Sen. Nasheed: Legislative Column for the Week Ending March 17, 2017

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On the Floor

This week’s progress remained slow in the Missouri Senate, with the Senate hearing only two bills. House Bill 251 was laid over after long debate, and Senate Bill 10 passed through the Senate and now moves to the House of Representatives for consideration.

HB 251 – This bill would continue to change Missouri’s labor laws surrounding unions. It would require public employees to provide their permission, annually, before unions can withdraw dues from their paychecks. Senator Nasheed fought against this bill after hearing the voices of her constituents. With her efforts, HB 251 was laid over after a late night of filibustering.

SB 10 – This act would modify the Missouri Works and its training programs. SB 10 would allow the Department of Economic Development to provide funding up front through appropriations for Missouri Works job training. It would also change three definitions in the provisions of current laws. With these changes, a job would no longer be considered a “new job” because of a change in ownership in the company. Moreover, “project facility base employment” would be changed so that awarded benefits would not apply to base employment.

Bills and Committees

SB 451 – On Thursday, March 16, the Committee on Transportation, Infrastructure, and Public Safety heard SB 451. This act would specify that the office of the Sheriff of the City of St. Louis is a law enforcement agency. This would make the officers eligible for training and licensure by the POST commission.

“Responsibility and accountability are two standards that we cannot afford to neglect,” said Sen. Nasheed. “We must ensure that those whose job it is to protect us have the necessary educational training and discipline to do just that.”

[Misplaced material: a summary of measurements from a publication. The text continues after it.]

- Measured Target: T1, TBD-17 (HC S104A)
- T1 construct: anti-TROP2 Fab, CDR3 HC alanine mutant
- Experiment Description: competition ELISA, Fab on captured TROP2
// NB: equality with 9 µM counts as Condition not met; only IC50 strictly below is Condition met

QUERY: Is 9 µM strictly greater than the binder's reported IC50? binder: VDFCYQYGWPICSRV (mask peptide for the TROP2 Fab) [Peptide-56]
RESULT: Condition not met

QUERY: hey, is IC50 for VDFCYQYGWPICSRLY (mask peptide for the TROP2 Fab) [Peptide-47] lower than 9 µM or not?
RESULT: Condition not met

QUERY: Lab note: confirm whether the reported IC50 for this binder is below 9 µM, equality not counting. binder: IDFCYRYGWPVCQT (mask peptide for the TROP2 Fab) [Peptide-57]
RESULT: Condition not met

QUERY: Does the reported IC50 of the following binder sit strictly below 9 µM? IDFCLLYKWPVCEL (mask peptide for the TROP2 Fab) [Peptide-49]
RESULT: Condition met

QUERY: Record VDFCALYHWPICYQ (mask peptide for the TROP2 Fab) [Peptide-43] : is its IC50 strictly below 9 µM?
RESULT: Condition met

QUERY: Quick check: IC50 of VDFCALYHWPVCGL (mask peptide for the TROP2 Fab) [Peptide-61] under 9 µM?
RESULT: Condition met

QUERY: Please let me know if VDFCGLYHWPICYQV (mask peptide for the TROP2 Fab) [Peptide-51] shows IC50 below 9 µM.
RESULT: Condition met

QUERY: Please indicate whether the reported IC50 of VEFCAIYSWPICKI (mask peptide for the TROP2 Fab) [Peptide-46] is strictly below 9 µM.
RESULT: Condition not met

SB 52 – On Tuesday, March 14, the Committee on Health and Mental Health Policy in the House heard SB 52. It passed by consent and was placed on the consent calendar on Thursday, March 16. This bill would require higher education institutions to provide resources to students for suicide prevention and awareness.

“I am pleased that my colleagues are taking suicide prevention seriously. And it means a lot, personally, that SB 52 has received great support. Senate Bill 52’s vast support is evident how important suicide prevention is not just on college campuses but also in all corners of Missouri,” voiced Sen. Nasheed.


SB 526  – In Appropriations this week, the committee heard SB 256, which would change the standards of the Missouri HealthNet program. This bill would require the program’s monitoring to be unscheduled and occur in person when the personal care attendant is scheduled to be at the person’s home. It would also require vendors to notify their costumers that falsification of attendant time sheets will be reported to the Department of Health and Senior Services as fraud. Lastly, SB 256 would require an annual cost report to be submitted to the department.

Other News

House approves statewide charter school expansion

The House of Representatives, on March 16, sent legislation to the Senate that would allow for the statewide expansion of charter schools. The measure, House Bill 634, passed 83-76-1, getting just one more vote than the 82 required to advance.

Charter schools are public schools that operate independently of most state education regulations. A charter school’s operating revenue comes from funding redirected from the local public school district in which it is located. Since first being authorized in the late 1990s, charters have only been allowed in St. Louis and Kansas City.

Proponents say charter schools provide students an alternative to low-performing public schools. Opponents note that, to date, most Missouri charter schools have performed worse than schools in the districts they are located.